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Heart Surgery Still Rules -- Despite the Lack of Evidence

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After more than three decades of doing bypasses, which is major surgery after all, and before allowing virtually every hospital to set up shop to do it, you would think that there must be plenty of data to prove that this works. But that is not the case at all.

Three major studies, performed in the late 1970s and early 1980s, clearly proved that for the majority of patients, bypass surgery is no more effective than is medical treatment. These three studies were the Veterans Administration Cooperative Study (The VA Study), Coronary Artery Surgery Study (CASS) and European Coronary Artery Surgery Study (EuroCASS).

These studies began in 1977, when the VA study compared those who underwent bypass surgery with the medically treated group. The unexpected results showed that, with the exception of a small subset of patients, bypass surgery did not lower the death rate or prevent heart attacks. But, instead of taking serious note of these findings and beginning to question the procedure, the cardiology community as a whole criticized the study, believing the findings were somehow wrong, and that the opposite must be true. So the National Institutes of Health, our nation's official health agency, launched the CASS study. Like the VA study, the CASS study found that the majority of patients who underwent bypass surgery did not live significantly longer or have fewer heart attacks. The EuroCASS study found similar results.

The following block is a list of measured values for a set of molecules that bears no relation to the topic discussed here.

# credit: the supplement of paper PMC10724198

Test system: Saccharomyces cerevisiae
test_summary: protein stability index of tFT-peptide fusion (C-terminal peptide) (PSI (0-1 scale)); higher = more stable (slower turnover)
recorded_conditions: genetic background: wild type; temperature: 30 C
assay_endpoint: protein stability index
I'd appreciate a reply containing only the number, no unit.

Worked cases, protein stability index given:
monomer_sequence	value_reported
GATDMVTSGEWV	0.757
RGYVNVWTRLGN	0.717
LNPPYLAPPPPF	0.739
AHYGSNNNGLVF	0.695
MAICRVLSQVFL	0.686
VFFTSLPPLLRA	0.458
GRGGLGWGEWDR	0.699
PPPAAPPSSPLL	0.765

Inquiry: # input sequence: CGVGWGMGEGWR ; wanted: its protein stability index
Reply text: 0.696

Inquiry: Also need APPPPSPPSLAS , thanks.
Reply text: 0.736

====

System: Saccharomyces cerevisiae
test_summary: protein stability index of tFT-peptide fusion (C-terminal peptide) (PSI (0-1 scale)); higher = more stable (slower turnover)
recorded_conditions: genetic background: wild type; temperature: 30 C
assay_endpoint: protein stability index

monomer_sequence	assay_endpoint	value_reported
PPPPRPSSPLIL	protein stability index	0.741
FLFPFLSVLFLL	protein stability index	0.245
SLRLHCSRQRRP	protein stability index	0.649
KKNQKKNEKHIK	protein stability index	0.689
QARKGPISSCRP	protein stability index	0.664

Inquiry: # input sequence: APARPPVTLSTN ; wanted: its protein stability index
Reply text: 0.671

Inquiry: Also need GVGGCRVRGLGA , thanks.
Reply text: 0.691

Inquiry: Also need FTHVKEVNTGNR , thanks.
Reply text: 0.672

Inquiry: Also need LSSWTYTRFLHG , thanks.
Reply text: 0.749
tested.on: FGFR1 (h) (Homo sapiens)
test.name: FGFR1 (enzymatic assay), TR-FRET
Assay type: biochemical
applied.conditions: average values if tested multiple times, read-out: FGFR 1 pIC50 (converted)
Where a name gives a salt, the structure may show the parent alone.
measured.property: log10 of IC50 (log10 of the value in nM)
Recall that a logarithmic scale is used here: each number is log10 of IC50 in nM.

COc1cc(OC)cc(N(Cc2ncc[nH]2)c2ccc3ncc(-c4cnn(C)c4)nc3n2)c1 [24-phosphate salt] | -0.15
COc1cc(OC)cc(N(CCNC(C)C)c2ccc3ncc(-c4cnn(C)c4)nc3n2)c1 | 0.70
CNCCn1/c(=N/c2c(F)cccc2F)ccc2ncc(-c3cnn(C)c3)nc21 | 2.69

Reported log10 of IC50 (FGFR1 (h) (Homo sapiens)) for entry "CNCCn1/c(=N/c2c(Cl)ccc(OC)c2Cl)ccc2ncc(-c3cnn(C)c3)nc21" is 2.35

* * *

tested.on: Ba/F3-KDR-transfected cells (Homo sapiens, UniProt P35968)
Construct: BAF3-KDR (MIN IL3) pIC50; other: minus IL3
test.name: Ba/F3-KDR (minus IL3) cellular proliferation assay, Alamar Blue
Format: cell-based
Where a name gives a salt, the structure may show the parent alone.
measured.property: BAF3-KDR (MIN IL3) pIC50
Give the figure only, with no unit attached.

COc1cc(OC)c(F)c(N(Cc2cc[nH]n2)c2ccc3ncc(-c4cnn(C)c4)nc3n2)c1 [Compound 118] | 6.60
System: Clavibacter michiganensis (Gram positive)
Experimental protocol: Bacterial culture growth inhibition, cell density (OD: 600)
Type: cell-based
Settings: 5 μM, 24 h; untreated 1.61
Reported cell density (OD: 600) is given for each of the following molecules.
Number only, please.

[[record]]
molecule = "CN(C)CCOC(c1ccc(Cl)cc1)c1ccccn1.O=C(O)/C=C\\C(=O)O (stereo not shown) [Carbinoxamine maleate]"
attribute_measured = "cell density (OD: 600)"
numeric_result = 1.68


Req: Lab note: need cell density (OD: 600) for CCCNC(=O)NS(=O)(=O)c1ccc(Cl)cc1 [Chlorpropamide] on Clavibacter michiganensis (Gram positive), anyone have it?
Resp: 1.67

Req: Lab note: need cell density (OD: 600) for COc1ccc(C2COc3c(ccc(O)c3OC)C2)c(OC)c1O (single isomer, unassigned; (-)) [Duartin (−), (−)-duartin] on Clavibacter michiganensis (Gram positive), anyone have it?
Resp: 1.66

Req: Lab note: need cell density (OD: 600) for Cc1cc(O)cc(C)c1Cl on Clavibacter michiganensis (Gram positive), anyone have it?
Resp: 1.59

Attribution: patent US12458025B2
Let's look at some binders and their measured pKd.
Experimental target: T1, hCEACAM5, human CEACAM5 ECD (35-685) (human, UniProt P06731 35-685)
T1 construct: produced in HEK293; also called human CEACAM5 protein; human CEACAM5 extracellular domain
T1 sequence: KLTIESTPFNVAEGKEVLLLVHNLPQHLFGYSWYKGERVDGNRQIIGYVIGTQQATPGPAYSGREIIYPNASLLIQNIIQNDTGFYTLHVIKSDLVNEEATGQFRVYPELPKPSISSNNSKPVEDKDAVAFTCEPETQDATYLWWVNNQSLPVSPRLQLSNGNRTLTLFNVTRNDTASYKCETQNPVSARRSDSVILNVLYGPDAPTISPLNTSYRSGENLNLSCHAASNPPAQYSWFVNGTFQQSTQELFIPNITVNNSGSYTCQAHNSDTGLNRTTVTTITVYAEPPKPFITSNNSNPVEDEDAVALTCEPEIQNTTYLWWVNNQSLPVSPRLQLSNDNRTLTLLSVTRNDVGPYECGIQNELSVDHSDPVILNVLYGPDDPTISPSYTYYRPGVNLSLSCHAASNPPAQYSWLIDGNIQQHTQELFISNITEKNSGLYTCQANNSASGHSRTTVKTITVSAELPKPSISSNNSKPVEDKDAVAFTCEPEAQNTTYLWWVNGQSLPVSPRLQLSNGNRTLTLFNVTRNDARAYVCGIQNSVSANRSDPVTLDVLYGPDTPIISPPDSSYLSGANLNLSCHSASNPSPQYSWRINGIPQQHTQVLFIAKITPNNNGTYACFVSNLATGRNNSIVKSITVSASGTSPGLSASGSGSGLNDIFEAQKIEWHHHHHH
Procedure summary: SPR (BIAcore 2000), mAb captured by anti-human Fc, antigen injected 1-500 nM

If you are tempted to dismiss these studies, bear in mind that they all showed:

• These were well-designed studies that appeared in major medical journals.

• The cardiac medications available then were much less effective than today's medications.

• These studies were done in the 1970s, but the results are not outdated. These patients have been tracked and the subject of follow-up studies that have been performed over the past two decades. These follow-up studies show the same results -- bypass surgery does not prolong life or prevent heart attacks in the majority of patients.

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We value and respect our HERWriters' experiences, but everyone is different. Many of our writers are speaking from personal experience, and what's worked for them may not work for you. Their articles are not a substitute for medical advice, although we hope you can gain knowledge from their insight.